Dilatation catheter positioning apparatus
An insertion guide for a balloon catheter. The insertion guide includes an outer guide tube that defines a passage having an inside diameter sufficient to receive the balloon catheter therethrough. Telescopically receivable within the guide tube is an introducer which defines a lumen centrally thereof. A guide wire is telescoped within the lumen. The guide tube is introduced into a blood vessel by sequentially advancing the guide wire, the introducer and the tube until the distal extremity of the tube is positioned adjacent a stenosis after which the introducer and guide wire are removed. The guide tube has a corrugated wall portion which retains the passage therein in an open condition even when the guide tube assumes an arcuate configuration in traversing an intersection between two blood vessels. Accordingly, the balloon catheter can be introduced, and substantial axial force applied to the proximal extremity thereof is transmitted to the distal extremity to facilitate introduction of the balloon catheter into a stenosis.
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1. Field of the Invention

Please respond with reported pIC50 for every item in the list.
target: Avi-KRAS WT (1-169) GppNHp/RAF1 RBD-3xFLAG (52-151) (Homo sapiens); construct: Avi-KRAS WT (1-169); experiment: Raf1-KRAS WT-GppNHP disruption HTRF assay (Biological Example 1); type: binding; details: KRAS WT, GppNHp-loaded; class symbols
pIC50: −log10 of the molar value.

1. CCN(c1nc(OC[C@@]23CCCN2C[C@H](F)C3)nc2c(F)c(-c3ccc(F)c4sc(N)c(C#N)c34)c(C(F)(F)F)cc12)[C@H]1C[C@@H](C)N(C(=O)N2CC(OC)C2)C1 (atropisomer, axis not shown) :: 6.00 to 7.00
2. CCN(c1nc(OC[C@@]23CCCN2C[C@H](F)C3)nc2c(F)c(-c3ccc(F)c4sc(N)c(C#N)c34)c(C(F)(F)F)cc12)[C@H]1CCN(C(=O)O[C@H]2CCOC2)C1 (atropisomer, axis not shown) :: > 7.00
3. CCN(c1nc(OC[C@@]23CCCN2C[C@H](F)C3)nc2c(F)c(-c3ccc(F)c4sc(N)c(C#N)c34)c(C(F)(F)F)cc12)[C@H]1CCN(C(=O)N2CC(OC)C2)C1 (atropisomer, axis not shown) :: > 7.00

This invention relates to apparatus for positioning a dilatation catheter during angioplasty and more particularly to apparatus that affords accurate positioning of the dilatation catheter in any selected coronary blood vessel.
2. Description of the Prior Art
The following United States patents disclosed various forms of dilatation catheters: U.S. Pat. Nos. 3,435,426; 4,271,839; 4,323,071 and 4,338,942. An article titled "A New Catheter System for Coronary Angioplasty" by Simpson et al, The American Journal of Cardiology, page 1216 (Apr. 1, 1982), contains a comprehensive description of the angioplasty procedure and describes a guiding catheter having a distal tip that can be shaped to facilitate positioning or guiding a catheter into a selected coronary blood vessel. As mentioned in The American Journal of Cardiology reference, the positioning of a dilatation catheter into the left anterior descending or left circumflex coronary artery requires substantial care and dexterity because such arteries intersect the main artery at a rather sharp angle.SUMMARY OF THE INVENTION